Arturo Vivante’s short story ‘Can-Can’ is about a husband who is having an affair with a woman called Sarah, who is also married. The story starts at the husband’s marital home, where his wife is playing with the children and does the can-can when one of them asks her to. It is at this point that the husband starts to question himself over his affair but still leaves and heads to a cafe, where he waits for Sarah. Sarah is running late and he hopes that she won’t turn up but she does and they head off to a lake house where the story ends with Sarah lying in his arms, however he is thinking of his wife doing the can-can.
Whilst we initially do not know the story is about a husband having an affair, the first line in the story immediately arouses suspicion and raises the question that the husband might be up to something. ‘‘I’m going to go for a drive, he said to his wife. I’ll be back in an hour or two” (Vivante 1988:5). The husband doesn’t say where he is going or what he is doing or how long exactly he will be and the following line tells us that the husband disappearing for a few hours is actually quite unusual. He didn’t often leave the house for more than the few minutes it took him to go to the post office or to a store, but spent his time hanging around, doing odd jobs” (Vivante 1988:5). Vivante portrays the husband as being an ordinary, working class man who feels he is living a mundane life with his wife. However, his wife is described as being loving and playful, she laughs and dances and doesn’t question where he might be off to.
The husbands mistress Sarah is the only character who Vivante gives a name to in the story, Sarah is described as being a middle-class woman who is in control of the affair and very formal with a good job and a car. “Phoning Sarah at her office…her asking him to call again next week, finally setting a date” (Vivante 1988:6). Vivante’s use of language in the story is very simple but he cleverly uses some French words to make things seem a bit more exotic and spicy, such as, ‘rendezvous’, ‘cafe’ and the ‘can-can’ itself.
The imagery Vivante creates with the wife doing the can-can is a picture you take away with you and one that the husband clearly does. The husband doesn’t think his wife knows about his affair but we question that she might when she does this dance. “Her eyes had mockery in them, and she laughed” (Vivante 1988:6). Is the wife showing her husband what he is missing? The dialogue is scattered and ordinary, much reflecting the mundane mood and tone of the husband’s character yet the nervousness, guilt and uncertainty of the husband creates an atmosphere.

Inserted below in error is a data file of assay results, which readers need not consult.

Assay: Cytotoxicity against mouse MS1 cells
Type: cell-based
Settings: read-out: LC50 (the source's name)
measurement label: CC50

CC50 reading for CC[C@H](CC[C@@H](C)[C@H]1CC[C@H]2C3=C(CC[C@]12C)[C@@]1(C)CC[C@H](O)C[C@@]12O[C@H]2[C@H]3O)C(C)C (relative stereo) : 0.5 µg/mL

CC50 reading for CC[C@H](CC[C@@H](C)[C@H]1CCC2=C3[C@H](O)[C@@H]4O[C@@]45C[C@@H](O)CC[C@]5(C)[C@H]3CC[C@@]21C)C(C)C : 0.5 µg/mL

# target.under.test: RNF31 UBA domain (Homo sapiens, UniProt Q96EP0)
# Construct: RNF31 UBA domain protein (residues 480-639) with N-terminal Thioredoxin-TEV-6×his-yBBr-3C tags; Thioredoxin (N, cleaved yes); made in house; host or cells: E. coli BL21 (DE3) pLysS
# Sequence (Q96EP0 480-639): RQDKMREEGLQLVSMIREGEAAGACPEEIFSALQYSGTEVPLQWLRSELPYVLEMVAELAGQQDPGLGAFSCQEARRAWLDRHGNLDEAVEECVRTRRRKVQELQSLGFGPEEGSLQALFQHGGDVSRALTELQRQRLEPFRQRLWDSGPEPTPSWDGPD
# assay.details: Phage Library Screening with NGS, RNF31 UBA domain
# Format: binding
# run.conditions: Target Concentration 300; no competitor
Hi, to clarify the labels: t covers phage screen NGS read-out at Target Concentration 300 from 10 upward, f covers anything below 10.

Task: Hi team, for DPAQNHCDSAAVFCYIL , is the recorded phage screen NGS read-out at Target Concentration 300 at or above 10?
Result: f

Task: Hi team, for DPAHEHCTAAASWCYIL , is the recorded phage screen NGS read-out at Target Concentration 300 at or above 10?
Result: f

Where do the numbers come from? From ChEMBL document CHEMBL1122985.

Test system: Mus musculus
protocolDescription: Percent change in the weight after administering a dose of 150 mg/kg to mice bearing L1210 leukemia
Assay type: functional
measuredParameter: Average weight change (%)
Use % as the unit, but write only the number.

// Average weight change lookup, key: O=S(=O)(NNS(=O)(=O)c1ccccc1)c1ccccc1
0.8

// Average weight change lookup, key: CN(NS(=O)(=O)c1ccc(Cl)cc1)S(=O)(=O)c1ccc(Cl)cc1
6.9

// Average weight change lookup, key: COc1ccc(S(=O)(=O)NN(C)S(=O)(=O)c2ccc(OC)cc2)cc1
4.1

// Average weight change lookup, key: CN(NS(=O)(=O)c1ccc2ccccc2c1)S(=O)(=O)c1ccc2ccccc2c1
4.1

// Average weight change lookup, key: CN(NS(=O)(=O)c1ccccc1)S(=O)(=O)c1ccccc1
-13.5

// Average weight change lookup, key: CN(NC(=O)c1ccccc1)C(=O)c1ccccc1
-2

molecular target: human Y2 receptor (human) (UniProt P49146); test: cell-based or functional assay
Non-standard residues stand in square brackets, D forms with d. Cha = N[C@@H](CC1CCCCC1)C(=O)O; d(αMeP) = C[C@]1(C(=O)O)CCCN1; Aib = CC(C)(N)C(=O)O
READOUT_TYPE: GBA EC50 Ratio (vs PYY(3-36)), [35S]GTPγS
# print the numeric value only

Vivante uses a chronological narrative structure that is simple to follow and we know that the events are taking place according to occurrence. The plot is interesting and Vivante builds up suspense and tension whilst the husband is waiting for Sarah at the cafe with an increasing feeling of guilt. We wonder will he stay or will he leave, will Sarah turn up or won’t she? It reaches a climax when Sarah turns up and the husband almost appears disappointed. The husband doesn’t appear to know who or what he wants exactly.
The novelty and excitement of the affair seems to have worn off and it has now become a chore, “The appointment was at three” (Vivante 1988:6) yet he can’t seem to walk away from Sarah. This reflects in the ironic ending when Sarah is lying in his arms but he is picturing his wife doing the can-can as she had been earlier in the day. The can-can appears to have had the effect that his wife wanted after all. Graham Greene’s short story ‘The blue film’ is about a married couple on holiday in Siam, now known as Thailand. Mrs Carter complains that the holiday is tedious, and urges her husband to take her to ‘Spots’.
Mr Carter leaves the hotel in search of something. A little boy comes up to him and, after turning down his offers of a young girl and a boy, Mr Carter takes him up on the offer of a French film. Returning to the hotel, he picks up his wife and they set off together to watch the film. Mrs Carter finds the first film unattractive, but the second has ‘some charm’. It is not for some time, though, that Mr Carter realises that the film is familiar to him. When he does realise, he tries to get Mrs Carter to leave, but she refuses.
It turns out that thirty years ago Mr Carter had been attracted to the young woman in the film. She had needed money, and he had helped her out by acting as her partner in the film. On the way back to the hotel, Mrs Carter professes herself shocked, but when they get back to their room she is in fact aroused, and makes love to her husband with a passion she has not known for years. Greene tells us straight away in the first line of the story that something is wrong with this couple and that they are not happy. “Other people enjoy themselves, Mrs Carter said” (Greene 1982:74).